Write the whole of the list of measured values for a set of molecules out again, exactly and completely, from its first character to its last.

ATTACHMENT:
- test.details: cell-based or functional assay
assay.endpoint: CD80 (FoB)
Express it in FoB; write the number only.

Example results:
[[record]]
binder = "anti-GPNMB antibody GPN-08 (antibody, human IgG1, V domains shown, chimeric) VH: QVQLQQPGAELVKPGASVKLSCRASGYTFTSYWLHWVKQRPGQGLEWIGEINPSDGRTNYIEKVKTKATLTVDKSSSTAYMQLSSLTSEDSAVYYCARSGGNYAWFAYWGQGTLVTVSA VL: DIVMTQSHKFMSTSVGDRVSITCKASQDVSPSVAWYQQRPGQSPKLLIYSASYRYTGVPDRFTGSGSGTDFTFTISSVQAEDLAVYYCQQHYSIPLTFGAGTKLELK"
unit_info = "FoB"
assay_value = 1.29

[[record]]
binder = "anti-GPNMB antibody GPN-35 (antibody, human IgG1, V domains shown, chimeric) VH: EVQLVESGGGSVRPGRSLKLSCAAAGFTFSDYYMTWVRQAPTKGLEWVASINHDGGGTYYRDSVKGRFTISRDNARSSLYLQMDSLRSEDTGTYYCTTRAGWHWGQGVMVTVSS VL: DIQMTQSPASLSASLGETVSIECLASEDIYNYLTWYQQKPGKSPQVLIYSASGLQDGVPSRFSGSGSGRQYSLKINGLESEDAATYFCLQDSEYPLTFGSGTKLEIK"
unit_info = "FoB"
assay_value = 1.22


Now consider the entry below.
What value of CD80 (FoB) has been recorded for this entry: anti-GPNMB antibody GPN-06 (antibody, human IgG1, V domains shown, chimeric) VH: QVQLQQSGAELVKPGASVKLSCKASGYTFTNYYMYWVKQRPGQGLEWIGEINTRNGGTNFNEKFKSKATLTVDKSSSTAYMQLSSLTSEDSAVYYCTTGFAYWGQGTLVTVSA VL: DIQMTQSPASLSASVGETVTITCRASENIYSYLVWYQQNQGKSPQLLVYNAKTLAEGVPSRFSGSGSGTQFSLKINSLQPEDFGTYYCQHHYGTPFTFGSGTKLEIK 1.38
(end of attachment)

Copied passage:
- test.details: cell-based or functional assay
assay.endpoint: CD80 (FoB)
Express it in FoB; write the number only.

Example results:
[[record]]
binder = "anti-GPNMB antibody GPN-08 (antibody, human IgG1, V domains shown, chimeric) VH: QVQLQQPGAELVKPGASVKLSCRASGYTFTSYWLHWVKQRPGQGLEWIGEINPSDGRTNYIEKVKTKATLTVDKSSSTAYMQLSSLTSEDSAVYYCARSGGNYAWFAYWGQGTLVTVSA VL: DIVMTQSHKFMSTSVGDRVSITCKASQDVSPSVAWYQQRPGQSPKLLIYSASYRYTGVPDRFTGSGSGTDFTFTISSVQAEDLAVYYCQQHYSIPLTFGAGTKLELK"
unit_info = "FoB"
assay_value = 1.29

[[record]]
binder = "anti-GPNMB antibody GPN-35 (antibody, human IgG1, V domains shown, chimeric) VH: EVQLVESGGGSVRPGRSLKLSCAAAGFTFSDYYMTWVRQAPTKGLEWVASINHDGGGTYYRDSVKGRFTISRDNARSSLYLQMDSLRSEDTGTYYCTTRAGWHWGQGVMVTVSS VL: DIQMTQSPASLSASLGETVSIECLASEDIYNYLTWYQQKPGKSPQVLIYSASGLQDGVPSRFSGSGSGRQYSLKINGLESEDAATYFCLQDSEYPLTFGSGTKLEIK"
unit_info = "FoB"
assay_value = 1.22


Now consider the entry below.
What value of CD80 (FoB) has been recorded for this entry: anti-GPNMB antibody GPN-06 (antibody, human IgG1, V domains shown, chimeric) VH: QVQLQQSGAELVKPGASVKLSCKASGYTFTNYYMYWVKQRPGQGLEWIGEINTRNGGTNFNEKFKSKATLTVDKSSSTAYMQLSSLTSEDSAVYYCTTGFAYWGQGTLVTVSA VL: DIQMTQSPASLSASVGETVTITCRASENIYSYLVWYQQNQGKSPQLLVYNAKTLAEGVPSRFSGSGSGTQFSLKINSLQPEDFGTYYCQHHYGTPFTFGSGTKLEIK 1.38